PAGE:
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Home > News > Report

Bihar official ostracised for sheltering pigs

Anand Mohan Sahay in Patna | November 05, 2007 14:38 IST

Sheltering pigs out of official compulsion has landed a Bihar veterinary official in trouble.

Even his family has turned hostile to him and his community has ostracised him.

Dr Alam Azad, in his late 50s and a senior veterinary officer in Khshanganj district about 350 km from Patna, has been taking care of over 100 pigs that were confiscated while they were being smuggled into Nepal on September 16.

Azad, who has been planning to go on the Haj pilgrimage, is now having sleepless nights as fellow Muslims have objected to the veteirnarian's plans to go to Mecca.

"I was ostracised by fellow Muslims and my own family has turned hostile for sheltering the pigs against the tenets of Islam," Alam said. The pig is considered impure (napak.)

"I had no option but to keep them safe and alive to produce them in the court," Dr Azad, who has been spending Rs 500 daily on animal feed and employees who take care of them, said.

Dr Azad said he has spent over Rs 32,000 from his pocket for rearing the confiscated animals. "I was not paid a single rupee by the district administration," Dr Azad, who has been keeping the pigs outside his official residence in a bamboo enclosure for over 45 days to produce them in court as "evidence" told over telephone.

According to official sources, acting on a tip off that the animals were being tortured by the smugglers, the animal husbandry officer had raided Belwa village in Kishanganj town near the Nepal border.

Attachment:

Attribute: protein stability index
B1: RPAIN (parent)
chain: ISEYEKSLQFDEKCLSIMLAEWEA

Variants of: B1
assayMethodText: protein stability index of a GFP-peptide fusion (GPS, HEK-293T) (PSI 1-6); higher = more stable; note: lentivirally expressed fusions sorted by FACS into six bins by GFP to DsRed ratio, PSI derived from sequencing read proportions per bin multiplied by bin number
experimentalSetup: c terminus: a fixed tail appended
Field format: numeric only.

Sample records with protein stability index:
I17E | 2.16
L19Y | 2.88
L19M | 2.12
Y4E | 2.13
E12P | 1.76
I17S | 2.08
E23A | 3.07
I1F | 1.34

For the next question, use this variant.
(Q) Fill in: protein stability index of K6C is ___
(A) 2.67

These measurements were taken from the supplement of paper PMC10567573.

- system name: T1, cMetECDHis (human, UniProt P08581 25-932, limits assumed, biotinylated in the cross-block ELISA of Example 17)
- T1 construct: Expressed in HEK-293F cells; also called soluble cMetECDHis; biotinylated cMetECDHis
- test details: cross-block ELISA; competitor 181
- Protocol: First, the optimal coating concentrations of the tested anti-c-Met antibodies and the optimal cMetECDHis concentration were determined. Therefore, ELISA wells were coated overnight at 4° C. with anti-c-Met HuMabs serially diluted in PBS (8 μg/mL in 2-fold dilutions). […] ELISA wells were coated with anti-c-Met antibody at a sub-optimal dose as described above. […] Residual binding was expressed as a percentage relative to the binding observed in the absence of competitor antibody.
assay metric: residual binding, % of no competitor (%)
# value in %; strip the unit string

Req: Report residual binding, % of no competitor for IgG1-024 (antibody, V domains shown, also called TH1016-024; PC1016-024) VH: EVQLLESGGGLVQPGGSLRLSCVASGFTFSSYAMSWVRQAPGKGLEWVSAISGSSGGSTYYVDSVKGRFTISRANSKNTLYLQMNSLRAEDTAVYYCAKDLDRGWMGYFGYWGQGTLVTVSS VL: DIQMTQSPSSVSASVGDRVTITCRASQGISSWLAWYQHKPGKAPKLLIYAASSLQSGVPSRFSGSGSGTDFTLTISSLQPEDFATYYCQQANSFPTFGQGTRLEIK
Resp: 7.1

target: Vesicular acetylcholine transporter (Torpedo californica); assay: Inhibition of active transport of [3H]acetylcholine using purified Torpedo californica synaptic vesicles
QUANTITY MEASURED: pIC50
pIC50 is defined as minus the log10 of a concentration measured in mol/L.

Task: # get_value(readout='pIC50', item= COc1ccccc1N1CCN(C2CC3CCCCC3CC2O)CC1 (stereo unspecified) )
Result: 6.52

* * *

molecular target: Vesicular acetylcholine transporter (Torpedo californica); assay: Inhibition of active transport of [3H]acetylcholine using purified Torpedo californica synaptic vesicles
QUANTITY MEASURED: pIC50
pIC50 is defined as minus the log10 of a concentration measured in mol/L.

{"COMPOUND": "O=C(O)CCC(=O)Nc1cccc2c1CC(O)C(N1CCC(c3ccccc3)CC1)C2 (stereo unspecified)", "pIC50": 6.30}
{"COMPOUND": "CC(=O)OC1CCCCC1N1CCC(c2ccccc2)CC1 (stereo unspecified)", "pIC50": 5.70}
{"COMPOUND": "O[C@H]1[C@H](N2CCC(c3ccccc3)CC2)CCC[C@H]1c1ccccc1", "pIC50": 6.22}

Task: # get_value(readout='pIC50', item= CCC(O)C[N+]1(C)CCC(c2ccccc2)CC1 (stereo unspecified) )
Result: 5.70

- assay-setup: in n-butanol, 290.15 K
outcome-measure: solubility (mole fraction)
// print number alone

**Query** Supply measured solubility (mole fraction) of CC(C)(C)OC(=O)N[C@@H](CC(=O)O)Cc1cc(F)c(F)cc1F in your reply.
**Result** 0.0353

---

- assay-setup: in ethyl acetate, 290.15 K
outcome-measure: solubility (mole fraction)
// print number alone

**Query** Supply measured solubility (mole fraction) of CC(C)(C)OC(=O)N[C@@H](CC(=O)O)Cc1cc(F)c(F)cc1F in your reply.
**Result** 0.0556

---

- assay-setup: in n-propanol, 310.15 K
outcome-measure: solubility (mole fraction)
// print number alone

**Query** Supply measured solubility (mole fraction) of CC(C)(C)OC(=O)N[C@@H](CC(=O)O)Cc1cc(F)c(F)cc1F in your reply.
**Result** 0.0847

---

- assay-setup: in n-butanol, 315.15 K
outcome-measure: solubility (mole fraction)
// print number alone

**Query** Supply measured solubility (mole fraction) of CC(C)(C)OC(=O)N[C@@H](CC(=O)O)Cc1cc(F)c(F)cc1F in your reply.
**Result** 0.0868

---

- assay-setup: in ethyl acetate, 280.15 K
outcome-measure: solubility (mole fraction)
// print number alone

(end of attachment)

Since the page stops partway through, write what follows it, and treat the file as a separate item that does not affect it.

The pigs were confiscated under the Prevention of Cruelty to Animals Act. The police accompanying the official also arrested two alleged smugglers.

Sources in Kishanganj district administration said the arrested smugglers, with the confiscated pigs, were brought to town police station but the police refused to keep them on the grounds of lack of shelter facility. Local cowshed owners also refused to keep them fearing that pigs would infect the cows and dirty the place.

Thus, the responsibility fell on Dr Azad.

"Now, I am not sure if I will be able to leave for Jeddah between November 11 and 25 to go on Haj pilgrimage.

Now, Dr Azad's hopes to get rid of the pigs lie with the district officials who had promised to help him by arranging another shelter.

"I was singled out and ostracised for giving shelter to pigs out of official compulsion, I tried to convince them but failed, no one is ready to understand my plight," Dr Azad said.

"But how can I free them, these pigs are evidence against the arrested smugglers, It is my official duty to keep them," Alam said.